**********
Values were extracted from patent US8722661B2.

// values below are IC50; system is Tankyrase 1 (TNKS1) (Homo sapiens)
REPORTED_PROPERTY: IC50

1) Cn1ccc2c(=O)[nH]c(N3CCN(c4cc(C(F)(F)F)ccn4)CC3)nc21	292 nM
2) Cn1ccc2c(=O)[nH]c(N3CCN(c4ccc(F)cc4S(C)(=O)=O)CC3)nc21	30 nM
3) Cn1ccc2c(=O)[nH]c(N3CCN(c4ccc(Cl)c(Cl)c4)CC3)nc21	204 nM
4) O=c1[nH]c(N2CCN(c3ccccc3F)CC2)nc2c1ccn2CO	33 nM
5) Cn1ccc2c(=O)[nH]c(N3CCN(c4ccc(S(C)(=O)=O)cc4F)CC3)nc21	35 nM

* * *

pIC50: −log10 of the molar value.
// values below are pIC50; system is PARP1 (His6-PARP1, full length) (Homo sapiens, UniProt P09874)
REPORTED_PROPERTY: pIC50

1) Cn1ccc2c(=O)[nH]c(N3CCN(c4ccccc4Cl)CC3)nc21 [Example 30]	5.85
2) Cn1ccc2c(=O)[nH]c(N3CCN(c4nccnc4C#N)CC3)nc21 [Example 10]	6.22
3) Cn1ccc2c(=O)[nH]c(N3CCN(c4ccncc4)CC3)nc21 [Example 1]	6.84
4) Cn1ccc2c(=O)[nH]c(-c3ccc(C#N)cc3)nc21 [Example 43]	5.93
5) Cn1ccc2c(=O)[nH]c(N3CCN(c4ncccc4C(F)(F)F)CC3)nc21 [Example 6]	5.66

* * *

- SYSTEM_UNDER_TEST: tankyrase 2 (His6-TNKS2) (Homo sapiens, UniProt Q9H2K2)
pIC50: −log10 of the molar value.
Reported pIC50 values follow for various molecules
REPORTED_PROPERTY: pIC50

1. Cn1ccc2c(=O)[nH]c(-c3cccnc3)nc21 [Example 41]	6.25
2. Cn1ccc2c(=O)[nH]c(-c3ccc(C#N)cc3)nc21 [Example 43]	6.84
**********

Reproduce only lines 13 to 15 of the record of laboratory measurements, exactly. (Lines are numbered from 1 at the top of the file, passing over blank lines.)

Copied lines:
1) Cn1ccc2c(=O)[nH]c(N3CCN(c4ccccc4Cl)CC3)nc21 [Example 30]	5.85
2) Cn1ccc2c(=O)[nH]c(N3CCN(c4nccnc4C#N)CC3)nc21 [Example 10]	6.22
3) Cn1ccc2c(=O)[nH]c(N3CCN(c4ccncc4)CC3)nc21 [Example 1]	6.84